To answer this question I figured I had a few options. My first option would be to use the knowledge I have gained from school and combine that with information I gathered from the internet to make a well educated guess. My second, and far better option, would be to reach out to someone who has much more experience than I do with rehabbing these types of injuries. Lucky for us, Dr. Yoni Rosenblatt of True Sports Physical Therapy in downtown Baltimore was willing to make my job here easier and provide a few keys to rehab for calcific tendinitis. Currently, Dr. Rosenblatt serves as the chief physical therapist for the Israeli National Lacrosse team and provides sports specific rehabilitation for Morgan State's student athletes.

"One of the things that I will work to emphasize throughout rehab will be ensuring that core and lower body strength are maintained. Although the athlete is coming in for a specific shoulder injury, incorporating core and lower body work into our programs is essential for getting the athlete back to 100%. In terms of Bundy's shoulder injury, some of the key things I look to achieve through rehab are trying to equalize strength in the shoulder rotators, increasing general rotator cuff strength, and improving eccentric control of the cuff."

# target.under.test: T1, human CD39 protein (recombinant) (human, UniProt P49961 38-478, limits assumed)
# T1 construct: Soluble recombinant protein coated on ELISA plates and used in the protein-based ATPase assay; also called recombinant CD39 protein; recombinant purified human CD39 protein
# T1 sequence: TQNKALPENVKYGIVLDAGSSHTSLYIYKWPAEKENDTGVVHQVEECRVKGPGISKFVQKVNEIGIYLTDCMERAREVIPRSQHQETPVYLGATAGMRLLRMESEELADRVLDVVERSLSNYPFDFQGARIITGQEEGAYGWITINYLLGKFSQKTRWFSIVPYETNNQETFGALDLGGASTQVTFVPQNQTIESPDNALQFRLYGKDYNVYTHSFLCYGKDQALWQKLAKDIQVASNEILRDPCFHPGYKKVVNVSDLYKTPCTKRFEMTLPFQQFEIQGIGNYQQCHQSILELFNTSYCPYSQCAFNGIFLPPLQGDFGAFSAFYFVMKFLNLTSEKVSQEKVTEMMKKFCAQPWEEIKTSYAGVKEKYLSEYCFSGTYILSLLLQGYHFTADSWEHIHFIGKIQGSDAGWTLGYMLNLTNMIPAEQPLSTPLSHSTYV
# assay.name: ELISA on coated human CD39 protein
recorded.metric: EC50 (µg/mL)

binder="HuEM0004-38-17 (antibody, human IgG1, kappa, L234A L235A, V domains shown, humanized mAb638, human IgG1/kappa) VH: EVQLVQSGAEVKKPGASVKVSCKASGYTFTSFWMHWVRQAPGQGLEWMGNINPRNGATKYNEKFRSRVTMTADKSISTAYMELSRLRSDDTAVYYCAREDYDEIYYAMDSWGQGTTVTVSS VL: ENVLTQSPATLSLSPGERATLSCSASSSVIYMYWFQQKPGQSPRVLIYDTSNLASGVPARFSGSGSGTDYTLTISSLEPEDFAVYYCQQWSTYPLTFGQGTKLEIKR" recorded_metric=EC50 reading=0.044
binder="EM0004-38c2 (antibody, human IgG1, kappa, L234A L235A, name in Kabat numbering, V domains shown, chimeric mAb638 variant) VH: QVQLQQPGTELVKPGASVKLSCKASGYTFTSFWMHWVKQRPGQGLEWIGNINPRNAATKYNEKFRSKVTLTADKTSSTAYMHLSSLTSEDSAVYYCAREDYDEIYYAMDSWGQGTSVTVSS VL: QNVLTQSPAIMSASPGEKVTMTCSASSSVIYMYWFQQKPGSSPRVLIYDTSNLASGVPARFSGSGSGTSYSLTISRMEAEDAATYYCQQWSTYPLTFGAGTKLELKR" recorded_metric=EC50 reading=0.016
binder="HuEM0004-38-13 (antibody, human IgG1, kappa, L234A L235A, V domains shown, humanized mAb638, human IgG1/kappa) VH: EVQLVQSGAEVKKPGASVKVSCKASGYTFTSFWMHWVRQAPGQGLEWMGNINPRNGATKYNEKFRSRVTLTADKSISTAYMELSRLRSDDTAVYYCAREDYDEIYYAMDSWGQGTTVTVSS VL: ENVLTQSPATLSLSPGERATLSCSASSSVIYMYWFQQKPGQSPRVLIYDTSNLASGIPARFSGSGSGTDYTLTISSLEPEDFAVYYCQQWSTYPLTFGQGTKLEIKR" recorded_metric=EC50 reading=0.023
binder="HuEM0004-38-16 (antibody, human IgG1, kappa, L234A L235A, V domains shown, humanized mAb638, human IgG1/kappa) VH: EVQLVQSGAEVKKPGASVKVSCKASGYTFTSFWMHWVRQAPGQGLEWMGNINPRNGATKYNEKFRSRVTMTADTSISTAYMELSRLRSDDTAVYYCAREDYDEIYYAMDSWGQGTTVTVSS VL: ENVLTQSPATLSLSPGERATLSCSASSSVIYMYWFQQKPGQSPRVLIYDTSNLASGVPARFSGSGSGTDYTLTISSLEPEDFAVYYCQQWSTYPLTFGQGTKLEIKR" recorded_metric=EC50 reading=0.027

For those of you who aren't gym rats or physical therapists/physical therapy students, a good example of eccentric control of movement at the shoulder would be a follow through motion of a pitch or a throw.

Once Bundy completes rehab is there any reason to think he won't be able to pitch at a high level?

From a shoulder health perspective (assuming this is the only thing going in his shoulder) there is no reason to believe Bundy won't be able to pitch in the big leagues again.

As always, I hope this helped to provide a little bit information into Bundy's injury and rehab and if you have any more questions feel free to leave a comment or tweet it to @Dschwartz_PTs

- David Schwartz PT/s, CSCS